Banned Quotes (displaying: 1 - 30 of 108 quotes )
Oil and coal? Of course, it's a fungible commodity and they don't flag, you know, the molecules, where it's going and where it's not [...]. So, I believe that what Congress is going to do, also, is not to allow the export bans to such a degree that it's Americans that get stuck to holding the bag without the energy source that is produced here, pumped here.
Let’s get one thing out of the way: Mexican immigration is an oxymoron. Mexicans are indigenous. So, in a strange way, I’m pleased that the racist folks of Arizona have officially declared, in banning me alongside Urrea, Baca, and Castillo, that their anti-immigration laws are also anti-Indian. I’m also strangely pleased that the folks of Arizona have officially announced their fear of an educated underclass. You give those brown kids some books about brown folks and what happens? Those brown kids change the world. In the effort to vanish our books, Arizona has actually given them enormous power. Arizona has made our books sacred documents now.
I wander thro' each charter'd street, Near where the charter'd Thames does flow, And mark in every face I meet Marks of weakness, marks of woe. In every cry of every Man, In every Infant's cry of fear, In every voice, in every ban, The mind-forg'd manacles I hear. How the Chimney-sweeper's cry Every black'ning Church appalls; And the hapless Soldier's sigh Runs in blood down Palace walls. But most thro' midnight streets I hear How the youthful Harlot's curse Blasts the new born Infant's tear, And blights with plagues the Marriage hearse.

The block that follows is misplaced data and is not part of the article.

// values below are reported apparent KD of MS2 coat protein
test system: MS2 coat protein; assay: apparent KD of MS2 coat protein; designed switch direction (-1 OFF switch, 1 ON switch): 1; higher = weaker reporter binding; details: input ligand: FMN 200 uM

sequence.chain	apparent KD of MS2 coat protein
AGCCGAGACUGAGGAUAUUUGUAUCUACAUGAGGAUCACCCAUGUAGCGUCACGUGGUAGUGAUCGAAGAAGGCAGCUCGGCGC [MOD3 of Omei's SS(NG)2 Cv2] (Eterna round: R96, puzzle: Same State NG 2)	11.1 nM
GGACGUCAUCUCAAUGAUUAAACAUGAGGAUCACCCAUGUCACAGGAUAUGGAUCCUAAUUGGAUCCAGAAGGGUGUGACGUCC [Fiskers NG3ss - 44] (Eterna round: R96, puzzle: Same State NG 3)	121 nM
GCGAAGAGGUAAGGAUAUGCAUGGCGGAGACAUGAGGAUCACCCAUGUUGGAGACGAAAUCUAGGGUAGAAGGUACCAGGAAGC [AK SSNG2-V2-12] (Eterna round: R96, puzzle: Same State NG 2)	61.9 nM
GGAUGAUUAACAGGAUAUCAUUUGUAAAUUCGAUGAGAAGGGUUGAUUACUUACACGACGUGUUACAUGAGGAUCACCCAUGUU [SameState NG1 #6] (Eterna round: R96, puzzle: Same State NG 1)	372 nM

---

Suppose a problem in psychology was set: What can be done to persuade the men of our time — Christians, humanitarians or, simply, kindhearted people — into committing the most abominable crimes with no feeling of guilt? There could be only one way: to do precisely what is being done now, namely, to make them governors, inspectors, officers, policemen, and so forth; which means, first, that they must be convinced of the existence of a kind of organization called ‘government service,’ allowing men to be treated like inanimate objects and banning thereby all human brotherly relations with them; and secondly, that the people entering this ‘government service’ must be so unified that the responsibility for their dealings with men would never fall on any one of them individually.